The Atlantic Research and Learning Center (ARLC) at Cape Cod National Seashore initiated a Citizen Science Phenology Monitoring program in winter 2011. A group of dedicated citizen volunteers, trained and supported by ARLC staff, monitor a host of ecological systems at specific times each year, recording their observations of the timing of seasonal changes. Over time, the collection of these data will generate a dataset, which can be studied to look for trends indicating changes in local climate patterns.
Citizen Science Phenology Monitoring
Become a Trained Phenology Volunteer
Are you interested in getting involved with scientific research and spending time outdoors in some of Cape Cod National Seashore's beautiful natural settings? Find out how to participate in the Phenology Monitoring Program.
What is Phenology?
Phenology is a branch of science that investigates the relationships between seasonal and interannual variations in climate and periodic ecological phenomena (such as plant flowering, bird migration, and ice formation on ponds).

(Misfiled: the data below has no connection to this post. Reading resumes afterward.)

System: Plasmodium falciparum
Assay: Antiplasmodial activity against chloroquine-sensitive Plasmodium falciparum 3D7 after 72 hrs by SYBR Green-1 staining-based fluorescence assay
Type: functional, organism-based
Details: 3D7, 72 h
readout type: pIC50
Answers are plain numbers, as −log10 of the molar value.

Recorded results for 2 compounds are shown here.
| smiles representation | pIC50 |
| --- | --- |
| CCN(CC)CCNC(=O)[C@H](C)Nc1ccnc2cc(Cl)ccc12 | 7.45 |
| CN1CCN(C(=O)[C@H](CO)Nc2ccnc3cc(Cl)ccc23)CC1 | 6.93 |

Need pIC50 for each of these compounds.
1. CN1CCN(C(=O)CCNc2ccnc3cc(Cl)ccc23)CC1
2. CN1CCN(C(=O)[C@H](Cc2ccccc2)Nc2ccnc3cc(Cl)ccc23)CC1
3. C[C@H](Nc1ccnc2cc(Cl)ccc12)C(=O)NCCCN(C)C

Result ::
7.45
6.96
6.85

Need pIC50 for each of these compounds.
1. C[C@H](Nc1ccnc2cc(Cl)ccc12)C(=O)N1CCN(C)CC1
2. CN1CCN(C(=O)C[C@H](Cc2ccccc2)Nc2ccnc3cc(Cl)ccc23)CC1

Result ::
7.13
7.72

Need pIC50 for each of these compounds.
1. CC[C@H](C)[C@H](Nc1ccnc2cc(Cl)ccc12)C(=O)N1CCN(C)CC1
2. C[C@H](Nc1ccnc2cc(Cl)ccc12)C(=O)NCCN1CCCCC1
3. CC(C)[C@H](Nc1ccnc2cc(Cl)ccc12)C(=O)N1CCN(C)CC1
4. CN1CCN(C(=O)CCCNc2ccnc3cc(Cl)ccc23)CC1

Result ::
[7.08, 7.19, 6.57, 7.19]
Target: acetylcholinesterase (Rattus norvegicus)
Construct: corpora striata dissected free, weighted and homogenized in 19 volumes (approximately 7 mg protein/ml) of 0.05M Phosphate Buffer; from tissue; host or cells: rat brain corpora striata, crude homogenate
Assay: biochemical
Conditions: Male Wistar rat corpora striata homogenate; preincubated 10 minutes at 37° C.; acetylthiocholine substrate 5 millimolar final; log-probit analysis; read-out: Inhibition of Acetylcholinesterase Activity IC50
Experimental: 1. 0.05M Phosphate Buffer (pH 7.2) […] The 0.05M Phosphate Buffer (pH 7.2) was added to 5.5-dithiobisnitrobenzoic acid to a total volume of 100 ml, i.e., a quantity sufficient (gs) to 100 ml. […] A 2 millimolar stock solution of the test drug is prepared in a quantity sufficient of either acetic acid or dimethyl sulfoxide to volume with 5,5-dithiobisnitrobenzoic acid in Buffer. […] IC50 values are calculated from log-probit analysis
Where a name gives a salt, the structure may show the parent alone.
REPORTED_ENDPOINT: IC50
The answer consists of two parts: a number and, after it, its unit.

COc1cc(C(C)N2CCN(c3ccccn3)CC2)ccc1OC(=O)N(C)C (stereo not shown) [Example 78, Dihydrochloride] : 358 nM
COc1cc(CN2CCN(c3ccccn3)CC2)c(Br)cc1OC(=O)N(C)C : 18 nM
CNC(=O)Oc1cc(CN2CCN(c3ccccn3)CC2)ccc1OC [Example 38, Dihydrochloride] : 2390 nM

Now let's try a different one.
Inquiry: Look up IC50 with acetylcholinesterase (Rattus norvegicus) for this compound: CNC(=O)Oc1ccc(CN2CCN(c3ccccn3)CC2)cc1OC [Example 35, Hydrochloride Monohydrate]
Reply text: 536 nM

Why study Phenology?
Scientists hope to gain a better understanding of how climate change is altering the timing of certain physical and ecological phenomena at Cape Cod National Seashore, because a shift in the timing of phenological events could signal the impending arrival of new challenges for natural resource stewardship.
How will climate change affect Phenology on Cape Cod?
Rising average temperatures and changing weather patterns are consequences of climate change. Both of these consequences are expected to have ecological impacts on Cape Cod. What those changes actually will be will become evident in time, and the Phenology Monitoring Program is designed to help Cape Cod National Seashore see them coming.
Volunteers should be able to commit to a schedule of one to two days per week for the duration of one of our monitoring protocols (see below for a list of dates). Shorter terms of service may be available. Monitoring requires a personal vehicle and may require walking on trails up to two miles in length. Volunteers may be exposed to poison ivy, ticks, and inclement weather.
To inquire about becoming a trained phenology volunteer, please send an email to the CCNS Phenology Program Volunteer Coordinator.
If you are interested in joining other phenology monitoring projects, visit the USA National Phenology Network website. Get involved with this nation-wide initiative!
Last updated: June 11, 2015